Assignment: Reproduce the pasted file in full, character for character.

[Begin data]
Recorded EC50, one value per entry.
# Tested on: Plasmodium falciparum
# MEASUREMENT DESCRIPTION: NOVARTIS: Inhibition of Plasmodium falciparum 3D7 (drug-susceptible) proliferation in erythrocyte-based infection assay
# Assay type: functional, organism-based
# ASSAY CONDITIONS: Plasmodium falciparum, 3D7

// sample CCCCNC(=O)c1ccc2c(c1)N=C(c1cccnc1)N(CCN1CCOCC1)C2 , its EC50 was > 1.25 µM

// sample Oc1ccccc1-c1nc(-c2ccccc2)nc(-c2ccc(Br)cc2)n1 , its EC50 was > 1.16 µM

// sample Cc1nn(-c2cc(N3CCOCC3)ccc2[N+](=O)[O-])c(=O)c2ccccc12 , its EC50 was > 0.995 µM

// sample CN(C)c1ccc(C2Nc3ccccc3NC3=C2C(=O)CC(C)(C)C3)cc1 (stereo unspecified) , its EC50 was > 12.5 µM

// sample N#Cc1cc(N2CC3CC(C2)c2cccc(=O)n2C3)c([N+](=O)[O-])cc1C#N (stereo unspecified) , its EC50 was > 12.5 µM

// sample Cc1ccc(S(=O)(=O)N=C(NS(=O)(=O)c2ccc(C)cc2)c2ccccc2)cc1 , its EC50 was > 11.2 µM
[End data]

Recorded EC50, one value per entry.
# Tested on: Plasmodium falciparum
# MEASUREMENT DESCRIPTION: NOVARTIS: Inhibition of Plasmodium falciparum 3D7 (drug-susceptible) proliferation in erythrocyte-based infection assay
# Assay type: functional, organism-based
# ASSAY CONDITIONS: Plasmodium falciparum, 3D7

// sample CCCCNC(=O)c1ccc2c(c1)N=C(c1cccnc1)N(CCN1CCOCC1)C2 , its EC50 was > 1.25 µM

// sample Oc1ccccc1-c1nc(-c2ccccc2)nc(-c2ccc(Br)cc2)n1 , its EC50 was > 1.16 µM

// sample Cc1nn(-c2cc(N3CCOCC3)ccc2[N+](=O)[O-])c(=O)c2ccccc12 , its EC50 was > 0.995 µM

// sample CN(C)c1ccc(C2Nc3ccccc3NC3=C2C(=O)CC(C)(C)C3)cc1 (stereo unspecified) , its EC50 was > 12.5 µM

// sample N#Cc1cc(N2CC3CC(C2)c2cccc(=O)n2C3)c([N+](=O)[O-])cc1C#N (stereo unspecified) , its EC50 was > 12.5 µM

// sample Cc1ccc(S(=O)(=O)N=C(NS(=O)(=O)c2ccc(C)cc2)c2ccccc2)cc1 , its EC50 was > 11.2 µM